Thrillers Book Reviews (page 490)

THE REEF by Nora Roberts
FICTION & LITERATURE
Released: Oct. 1, 1998

"Clunky denouement aside, Roberts's legion of fans will swarm to this."
With her happy balance of love, sex, and the supernatural, Roberts has become the fairy godmother of escapists and the queen of formula romance. Read full book review >
SUPERSTITION by David Ambrose
FICTION & LITERATURE
Released: Oct. 1, 1998

"If the film sticks to Ambrose's terrific ending, instead of going soft like Ghost, this could make one of the scariest, brainiest, most memorable love stories ever made about the unseen. (Film rights to Interscope/ Columbia/Tri-Star)"
Still another hypnotic paranormal thriller from the Great Ambrose (Mother of God, 1996; The Man Who Turned Into Himself, 1994, etc.) that, once again, will drag you unfailingly into the small hours. Read full book review >

THE CRIMINALIST by Eugene Izzi
MYSTERY THRILLER
Released: Oct. 1, 1998

"But over the course of a dozen or so novels, he was a storytelling machine."
Grim but absorbing thriller, in which a family torn apart by a brutal murder endures a replay 20 years later. Read full book review >
COLD IN EARTH by Melissa Jones
FICTION & LITERATURE
Released: Sept. 30, 1998

"Still, on balance, a remarkably well-done first effort."
Cot death, they called it, when two-month-old Beth Warren died, but in this bleak, near-brilliant first novel, it soon becomes appallingly clear that they called it wrong. Read full book review >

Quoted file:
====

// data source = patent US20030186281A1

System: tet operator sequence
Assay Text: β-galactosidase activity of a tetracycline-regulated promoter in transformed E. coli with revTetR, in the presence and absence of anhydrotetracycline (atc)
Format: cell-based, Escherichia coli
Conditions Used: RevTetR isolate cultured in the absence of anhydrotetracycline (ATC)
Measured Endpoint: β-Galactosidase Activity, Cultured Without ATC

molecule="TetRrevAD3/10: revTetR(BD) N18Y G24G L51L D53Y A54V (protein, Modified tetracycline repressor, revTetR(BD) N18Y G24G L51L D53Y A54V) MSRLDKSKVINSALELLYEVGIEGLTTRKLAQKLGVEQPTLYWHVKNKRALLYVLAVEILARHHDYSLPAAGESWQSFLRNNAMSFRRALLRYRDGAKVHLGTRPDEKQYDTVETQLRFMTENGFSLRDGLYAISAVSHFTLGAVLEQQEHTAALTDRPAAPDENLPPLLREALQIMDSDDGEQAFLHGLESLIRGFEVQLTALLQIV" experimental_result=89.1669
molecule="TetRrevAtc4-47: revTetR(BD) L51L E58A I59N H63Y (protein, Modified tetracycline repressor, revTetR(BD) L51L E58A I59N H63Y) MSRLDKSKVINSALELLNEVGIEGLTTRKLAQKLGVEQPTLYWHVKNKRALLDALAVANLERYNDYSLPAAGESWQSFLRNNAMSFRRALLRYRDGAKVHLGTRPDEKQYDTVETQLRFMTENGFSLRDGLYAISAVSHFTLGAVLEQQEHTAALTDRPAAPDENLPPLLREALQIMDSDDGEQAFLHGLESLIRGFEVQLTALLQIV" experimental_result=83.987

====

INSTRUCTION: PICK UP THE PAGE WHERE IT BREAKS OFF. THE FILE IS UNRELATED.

BODY LANGUAGE by James W. Hall
FICTION & LITERATURE
Released: Sept. 30, 1998

"A double-barreled actioner set apart from the pack by Hall's virtuoso control of tone, which can shift you from giggles to gasps with a single well-trimmed phrase. ($200,00 ad/promo; author tour)"
Key West chronicler Hall gives rugged adventurer Dick Thorn (Red Sky at Night, 1997, etc.) a well-earned rest as the author heads north to Miami to follow the fortunes of a police photographer, a lethal serial rapist, and two very large bags full of money. Read full book review >

ZERO OPTION by P.T. Deutermann
MYSTERY THRILLER
Released: Sept. 28, 1998

"Solid, authentic detail that bolts each event to the next and creates an intensely plausible entertainment—with a leavening of telepathy for added pleasure."
Deutermann (Sweepers, 1997, etc.), a retired Navy captain who served the Joint Chiefs of Staff as an arms control specialist, returns in top form with this gripping tale of men caught up in a nasty business: selling germs. Read full book review >
MISSING MAN by Michael Cassutt
MYSTERY THRILLER
Released: Sept. 28, 1998

"Even so, it's not what we might hope for from a writer for TV's The Outer Limits, The Twilight Zone revival, and the brainspinningly experimental Max Headroom."
Absorbing, rather bitter debut thriller about NASA and a team of US astronauts going up in 1999 to join Russia's Mir space station team. Read full book review >
BAG OF BONES by Stephen King
MYSTERY THRILLER
Released: Sept. 22, 1998

"Philosophically limited but a promising artistic shift for a writer who tried something like this with 1995's failure, Rose Madder."